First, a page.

When you run cover stocks on a buckle folding machine, you can end up with a curl that affects how well the job will run. Naturally, to get maximum benefit from your folder you want the ability to run as big a range of cover stocks and card stock as possible.
The type of job we’re talking about here is one in which you run a single, unfolded sheet through the main, parallel section. It’s then creased, scored, or perforated before moving on to the right angle for folding or other operations.
A light curl is no big deal and in most cases you won’t even notice that the sheet picked up a curl as it ran through the parallel section. But as the curl gets more pronounced, you’ll run into problems. For instance, a curled sheet might not enter the right angle side guide. Or it could prevent the sheet from entering the fold roller in the next section. It could even contribute to nicking at the lead edge of the sheet if you’re scoring or perfing.
The severity of curl is affected by a few factors.
- First is the thickness of the paper. Heavier paper will retain a curl more than a thinner sheet. Also, when you reach your folding machine’s limit regarding paper thickness, you’ll know it. You start to get the alligator skin effect in which the entire surface has wrinkles all over it.
- Next is the diameter of the fold rollers. Smaller diameter means more curl.
- Grain direction also has an effect. Long grain, parallel to the fold rollers, will curl a bit more than the opposite grain.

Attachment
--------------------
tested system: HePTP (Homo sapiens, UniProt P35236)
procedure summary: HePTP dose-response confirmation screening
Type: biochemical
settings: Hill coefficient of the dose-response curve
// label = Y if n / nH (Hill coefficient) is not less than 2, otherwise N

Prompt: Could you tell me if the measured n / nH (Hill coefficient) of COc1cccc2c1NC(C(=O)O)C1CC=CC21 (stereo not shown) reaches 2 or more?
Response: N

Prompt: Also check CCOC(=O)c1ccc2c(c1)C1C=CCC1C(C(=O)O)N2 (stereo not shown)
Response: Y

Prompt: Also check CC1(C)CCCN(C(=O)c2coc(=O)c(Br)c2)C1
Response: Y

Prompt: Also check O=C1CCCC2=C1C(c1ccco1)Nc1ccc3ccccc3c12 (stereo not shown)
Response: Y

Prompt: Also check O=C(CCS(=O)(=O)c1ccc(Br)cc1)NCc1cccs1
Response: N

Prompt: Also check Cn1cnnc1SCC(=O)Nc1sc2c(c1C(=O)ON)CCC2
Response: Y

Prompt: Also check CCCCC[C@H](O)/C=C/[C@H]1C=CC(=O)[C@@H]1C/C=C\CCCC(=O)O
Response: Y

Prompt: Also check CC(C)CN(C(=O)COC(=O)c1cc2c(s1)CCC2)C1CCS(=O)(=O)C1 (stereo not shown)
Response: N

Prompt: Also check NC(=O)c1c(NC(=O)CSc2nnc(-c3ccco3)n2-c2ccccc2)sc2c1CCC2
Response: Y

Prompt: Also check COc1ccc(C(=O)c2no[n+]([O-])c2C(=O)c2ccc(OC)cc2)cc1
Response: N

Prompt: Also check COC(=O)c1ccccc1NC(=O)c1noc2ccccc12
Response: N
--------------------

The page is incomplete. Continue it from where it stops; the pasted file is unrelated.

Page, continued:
The good news is that there’s a fast and easy way to minimize or prevent curl, even on very heavy sheets. We show you how to do that in the short video below. This technique will also get rid of alligator skin.
I’ve been able to run some pretty thick cover and card stocks like this, and still maintain good register. Of course there are still limitations; you can’t run just anything. But if you haven’t tried this trick, you might be surprised to find out how many more jobs you can perform on your folding machine, on stock that is heavier than you thought possible.
For the every-day cover stocks found in a commercial printing or quick-copy environment, this technique should easily eliminate any curl problems and improve consistency in register.
Although this tip is geared towards floor model folding machines, you tabletop folding machine operators might be able to modify this idea to work on your machines. Could be a topic for a future bindery video!
Click the video below to watch.